Cold brew sure hit the spot on a warm spring day in Atlanta last week where coffee enthusiasts extolled its virtues and throngs among the 12,000 attending sampled offerings at the annual convention of the Specialty Coffee Association of America.
Cold brew coffee is hot. When Peet’s Coffee & Tea switched its iced coffee for cold brew in 2014 and sales increased 70%. Starbucks soon followed. Consumption of ready-to-drink coffee is up 52% since 2009 accounting for 24% of coffee sales in 2013.
During the Re:Co Symposium a group of experts including Diane Aylsworth, vice president of cold brew at Stumptown Coffee Roasters and Julia Leach with Toddy, the firm that popularized cold brew beginning in 1964, set to rest the notion that cold brew and its hip nitro cousin is a craze. The category is resilient with a broad base of support and resembles in many ways the craft brew movement, said Michael Kiser, founder of Good Beer Hunting, a consultancy working with World Barista Champion Stephen Morrissey to bring craft beer and specialty coffee culture and customers together.
Little wonder then cold brew tea would seek the limelight.
Several tea companies have introduced tea brewed for 10 to 14 hours in cool to lukewarm water. The tea is then chilled before it is served. These are not concentrates diluted to make iced tea, the current trend is high quality artisan loose leaf teas. Some rely on green tea cultivars that extract nicely at low temperatures. TWIG Cold Brew Teas bottles Bōcha, a type of Japanese roasted green tea made using the twigs and stalks of the tea plant, rather than the leaves. The tea is grown in Shiga Prefecture, Japan. The brand also offers a bottled cold brew Keemum from Qimen, in China’s Anhui province and a Formosa Oolong from Northern Hsinchu in Taiwan.
The Tea Spot, TeaSource, Samovar Tea Lounge and Arbor Teas all offer online recipes for brewing tea and even Lipton has a cold brew tea bag.
“Cold brewing tea and coffee are all the rage, and for good reason: they’re idiot-proof,” writes Karen Ahn on the WonderHowTo website. “So the beauty of cold-brewed tea and coffee is manifold: because the tea leaves or grounds are left in cold water overnight, your brew has a smooth lusciousness with no risk of that tannic, puckery effect you get from brewing green and oolong teas for too long, while it lacks the harsh astringency that poorly made coffee contains. Plus it’s healthier in a couple of key ways,” she writes.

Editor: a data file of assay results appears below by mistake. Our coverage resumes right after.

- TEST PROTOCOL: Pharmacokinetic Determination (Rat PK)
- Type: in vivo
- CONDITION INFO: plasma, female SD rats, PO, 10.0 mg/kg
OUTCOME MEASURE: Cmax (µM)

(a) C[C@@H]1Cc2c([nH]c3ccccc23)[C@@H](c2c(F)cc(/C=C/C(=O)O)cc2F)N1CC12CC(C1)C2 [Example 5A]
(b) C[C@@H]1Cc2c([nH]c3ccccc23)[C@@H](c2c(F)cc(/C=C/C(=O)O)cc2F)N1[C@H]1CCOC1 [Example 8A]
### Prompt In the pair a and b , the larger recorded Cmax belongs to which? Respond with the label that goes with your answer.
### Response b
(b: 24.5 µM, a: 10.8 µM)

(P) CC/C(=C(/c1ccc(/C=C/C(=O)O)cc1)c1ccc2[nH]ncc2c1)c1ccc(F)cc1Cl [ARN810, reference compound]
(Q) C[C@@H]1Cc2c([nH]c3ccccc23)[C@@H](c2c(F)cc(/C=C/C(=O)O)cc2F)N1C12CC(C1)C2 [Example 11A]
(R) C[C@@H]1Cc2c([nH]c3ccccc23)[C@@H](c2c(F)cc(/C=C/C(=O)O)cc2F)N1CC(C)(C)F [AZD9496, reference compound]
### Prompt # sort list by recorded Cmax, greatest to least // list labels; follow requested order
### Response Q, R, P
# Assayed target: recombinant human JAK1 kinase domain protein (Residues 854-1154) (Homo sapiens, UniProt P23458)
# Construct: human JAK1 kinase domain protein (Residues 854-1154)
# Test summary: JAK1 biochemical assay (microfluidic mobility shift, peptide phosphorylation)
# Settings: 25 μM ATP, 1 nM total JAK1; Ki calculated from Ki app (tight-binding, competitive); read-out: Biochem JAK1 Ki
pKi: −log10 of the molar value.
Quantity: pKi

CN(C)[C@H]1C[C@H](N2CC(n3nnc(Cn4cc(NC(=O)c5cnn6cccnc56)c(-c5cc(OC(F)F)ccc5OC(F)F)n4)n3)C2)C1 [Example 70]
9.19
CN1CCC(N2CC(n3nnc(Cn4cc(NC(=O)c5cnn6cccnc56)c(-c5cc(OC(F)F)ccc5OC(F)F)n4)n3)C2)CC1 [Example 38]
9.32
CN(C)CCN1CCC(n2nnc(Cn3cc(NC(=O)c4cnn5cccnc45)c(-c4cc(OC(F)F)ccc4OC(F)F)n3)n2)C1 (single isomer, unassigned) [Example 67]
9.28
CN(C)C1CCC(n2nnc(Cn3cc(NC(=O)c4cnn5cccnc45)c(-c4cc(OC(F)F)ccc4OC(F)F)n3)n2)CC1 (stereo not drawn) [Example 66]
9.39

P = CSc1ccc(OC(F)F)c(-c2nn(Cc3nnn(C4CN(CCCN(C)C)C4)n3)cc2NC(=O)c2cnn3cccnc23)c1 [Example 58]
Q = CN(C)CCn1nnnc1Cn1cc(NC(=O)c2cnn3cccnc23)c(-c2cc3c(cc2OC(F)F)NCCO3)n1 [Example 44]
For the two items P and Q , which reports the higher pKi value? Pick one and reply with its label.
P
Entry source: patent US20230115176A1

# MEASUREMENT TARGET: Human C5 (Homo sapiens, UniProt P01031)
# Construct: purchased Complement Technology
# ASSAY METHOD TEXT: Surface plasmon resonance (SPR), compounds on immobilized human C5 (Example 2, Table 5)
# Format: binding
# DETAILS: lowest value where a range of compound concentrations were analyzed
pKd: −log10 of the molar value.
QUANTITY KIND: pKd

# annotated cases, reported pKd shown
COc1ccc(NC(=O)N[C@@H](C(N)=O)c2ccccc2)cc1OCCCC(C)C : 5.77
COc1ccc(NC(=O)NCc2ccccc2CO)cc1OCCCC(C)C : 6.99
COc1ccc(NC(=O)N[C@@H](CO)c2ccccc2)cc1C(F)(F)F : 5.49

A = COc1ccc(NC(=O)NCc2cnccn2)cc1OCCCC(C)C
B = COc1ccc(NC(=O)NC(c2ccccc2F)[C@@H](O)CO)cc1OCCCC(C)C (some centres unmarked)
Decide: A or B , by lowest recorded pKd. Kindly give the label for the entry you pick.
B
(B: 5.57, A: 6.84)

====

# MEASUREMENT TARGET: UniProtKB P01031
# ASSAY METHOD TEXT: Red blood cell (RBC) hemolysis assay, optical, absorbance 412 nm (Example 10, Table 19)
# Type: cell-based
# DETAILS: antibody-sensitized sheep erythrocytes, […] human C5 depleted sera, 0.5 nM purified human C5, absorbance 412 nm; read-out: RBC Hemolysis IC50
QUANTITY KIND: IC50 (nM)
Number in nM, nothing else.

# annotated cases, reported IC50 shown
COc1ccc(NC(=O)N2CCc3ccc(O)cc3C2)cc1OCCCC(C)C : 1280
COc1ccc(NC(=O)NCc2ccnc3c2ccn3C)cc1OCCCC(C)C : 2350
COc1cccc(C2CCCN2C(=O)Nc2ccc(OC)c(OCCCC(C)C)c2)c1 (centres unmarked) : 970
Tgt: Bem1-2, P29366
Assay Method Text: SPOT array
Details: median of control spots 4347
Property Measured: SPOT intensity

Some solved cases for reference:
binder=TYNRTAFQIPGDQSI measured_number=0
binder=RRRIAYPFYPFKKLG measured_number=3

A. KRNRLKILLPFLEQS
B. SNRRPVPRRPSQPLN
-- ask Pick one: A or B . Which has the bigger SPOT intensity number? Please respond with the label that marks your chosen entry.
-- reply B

Fresh brewed green tea whether cold or hot contains the same percentage of antioxidants. A 2012 study at Taiwan’s National Chung Hsing University showed that cold-brewed green tea steeped 12 hours had the same high level of polyphenols at tea steeped in hot water for five minutes.
In 2014 Fresh Cup Magazine interviewed The Tea Spot founder Maria Uspenksi on her discovery that after a night in the Mason jar “I’d have two or three amazing bottles of fresh tea. And I was shocked, because some of them tasted better than they did hot-brewed.”
“In a hot brew, the water molecules hit the leaves like wrecking balls, plowing away big and small molecules, and fast. Here in the cold brew, it’s more like an archeological excavation, slow brushwork that only pulls off highly soluble compounds,” writes Fresh Cup’s Cory Eldridge.
“The carbohydrates in the tea leaf dissolve readily into water whether it is hot or cold,” explains Donna Fellman, online education director of the World Tea Academy. The water pries off some simple amino acids as well but what does not come off are compounds that add the deep and sometimes harsh flavors in hot tea. Polyphenols, for instance, cause astringency in tea, not a taste but that dry sensation you sometimes get. Caffeine is pure bitterness. Those classes of compounds do show up in cold-brewed tea, but at tiny fractions of their hot-brew numbers.